August is Vacation Month over here and we kicked it off with a lightning trip up to Glacier National Park for our friend’s 40th birthday. Yes, we spent two out of four vacation days driving there and back, but it was worth it to get a taste of the park. This place is ridiculous, it’s so beautiful. We’ll be back.
Doc and I took a long weekend to head south, to Zion National Park at the bottom of the state. That area’s closer to Arizona than anything else, so it was 60 degrees and sunny for most of the trip. We saw the sights in the park and then went looking for “secret” petroglyphs.
Of course, we hit the storm that had come through northern Utah on the drive back (which took two extra hours due to terrible road conditions), but we saw sunshine and blue skies. We’ll be able to keep going through the last bit of winer.
We went to Moab for the weekend to celebrate my friend’s birthday, just like last year. The light and clouds weren’t quite as incredible this year, but that’s really splitting hairs in a place like this. It was a grand time in a grand place that continues to fascinate, as Ed Abbey puts it so well:
“Even after years of years of intimate contact and search this quality of strangeness in the desert remains undiminished. Transparent and intangible as sunlight, yet always and everywhere present, it lures a man on and on, from the red-walled canyons to the smoke-blue ranges beyond, in a futile but fascinating quest for the great, unimaginable treasure which the desert seems to promise.”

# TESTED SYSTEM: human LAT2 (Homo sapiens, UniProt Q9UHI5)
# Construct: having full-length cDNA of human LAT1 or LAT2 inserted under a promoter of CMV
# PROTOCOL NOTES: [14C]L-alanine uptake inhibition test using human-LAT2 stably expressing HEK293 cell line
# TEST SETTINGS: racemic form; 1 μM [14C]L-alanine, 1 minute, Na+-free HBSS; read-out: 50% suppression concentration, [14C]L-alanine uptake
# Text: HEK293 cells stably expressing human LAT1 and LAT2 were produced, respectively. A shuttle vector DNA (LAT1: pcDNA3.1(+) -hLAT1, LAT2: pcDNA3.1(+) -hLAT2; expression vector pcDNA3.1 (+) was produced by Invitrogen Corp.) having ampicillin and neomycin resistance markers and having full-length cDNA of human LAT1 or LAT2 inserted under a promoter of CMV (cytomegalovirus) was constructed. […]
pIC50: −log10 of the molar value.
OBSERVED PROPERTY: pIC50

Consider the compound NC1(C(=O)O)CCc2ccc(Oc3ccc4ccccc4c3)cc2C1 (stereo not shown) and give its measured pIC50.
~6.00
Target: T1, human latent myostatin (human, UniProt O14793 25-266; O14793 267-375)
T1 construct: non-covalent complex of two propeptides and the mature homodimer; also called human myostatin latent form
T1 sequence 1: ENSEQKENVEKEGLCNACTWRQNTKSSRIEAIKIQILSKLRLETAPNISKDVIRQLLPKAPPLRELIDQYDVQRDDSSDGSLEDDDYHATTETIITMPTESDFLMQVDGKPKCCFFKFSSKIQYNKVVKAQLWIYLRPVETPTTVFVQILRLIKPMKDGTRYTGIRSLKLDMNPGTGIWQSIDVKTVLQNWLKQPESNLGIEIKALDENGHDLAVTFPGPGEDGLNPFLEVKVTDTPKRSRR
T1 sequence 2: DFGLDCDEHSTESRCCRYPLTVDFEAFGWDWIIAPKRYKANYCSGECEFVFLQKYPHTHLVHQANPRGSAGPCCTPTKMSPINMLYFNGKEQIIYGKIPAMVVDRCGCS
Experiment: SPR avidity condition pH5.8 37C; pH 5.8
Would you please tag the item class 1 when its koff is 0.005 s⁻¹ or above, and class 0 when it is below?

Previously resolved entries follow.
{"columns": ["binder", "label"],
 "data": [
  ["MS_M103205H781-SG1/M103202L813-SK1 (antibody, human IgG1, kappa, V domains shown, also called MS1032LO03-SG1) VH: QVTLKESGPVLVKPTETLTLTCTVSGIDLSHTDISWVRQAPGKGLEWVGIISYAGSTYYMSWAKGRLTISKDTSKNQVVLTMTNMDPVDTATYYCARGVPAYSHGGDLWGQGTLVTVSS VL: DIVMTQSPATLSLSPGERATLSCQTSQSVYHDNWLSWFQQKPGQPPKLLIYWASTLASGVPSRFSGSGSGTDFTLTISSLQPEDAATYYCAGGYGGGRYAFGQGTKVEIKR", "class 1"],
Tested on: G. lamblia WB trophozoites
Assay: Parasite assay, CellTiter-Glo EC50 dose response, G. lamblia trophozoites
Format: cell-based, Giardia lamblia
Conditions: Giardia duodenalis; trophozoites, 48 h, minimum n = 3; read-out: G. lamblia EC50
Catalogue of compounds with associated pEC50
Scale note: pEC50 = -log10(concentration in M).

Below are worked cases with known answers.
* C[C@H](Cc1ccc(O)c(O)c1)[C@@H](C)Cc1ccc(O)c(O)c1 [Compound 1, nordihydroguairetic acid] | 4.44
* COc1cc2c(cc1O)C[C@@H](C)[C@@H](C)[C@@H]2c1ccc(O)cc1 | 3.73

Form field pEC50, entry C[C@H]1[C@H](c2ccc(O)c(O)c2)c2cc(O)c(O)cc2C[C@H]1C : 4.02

My oldest friend (we met in math class in junior high!) had a birthday over the weekend and wanted to celebrate in Moab. So I hopped in the car with my other friends and had an epic 72 hours.
One of our group is a landscape photographer, so I actually got out of bed to catch the sunrise. Turned out it was too cloudy for good color, but I got to hear the desert birds waking up.
(This was by The Windows in Arches National Park)
And yesterday, before we headed out, my friends used their backpacking forum notes and GPS skills to get us to something called “Magic Mystery Arch” (in the Sand Dune Arch area, but no trail).
(The arch is back against the wall, but it looks almost solid until you see light through it.
The sun and the light were just incredible, all weekend long. The long views and the rocks made me think of this Paul Bowles quote I’ve posted before:
Once [someone] has been under the spell of the vast, luminous, silent country, no other place is quite strong enough for him, no other surroundings can provide the supremely satisfying sensation of existing in the midst of something that is absolute.
The only shopping I did on this trip was for fabric (my friend is a sewist, too) and items at the Japanese dollar store. That’s my kind of vacation!
I flew into Oakland, so we started first thing with Stone Mountain & Daughter in Berkeley, which…well done, hippies of Berkeley. Fantastic prices and selection! We spent three hours shopping and I was too excited to even take pictures. I kind of want to move to the Bay Area to be able to visit this store more often. Here’s the spoils from Stone Mountain: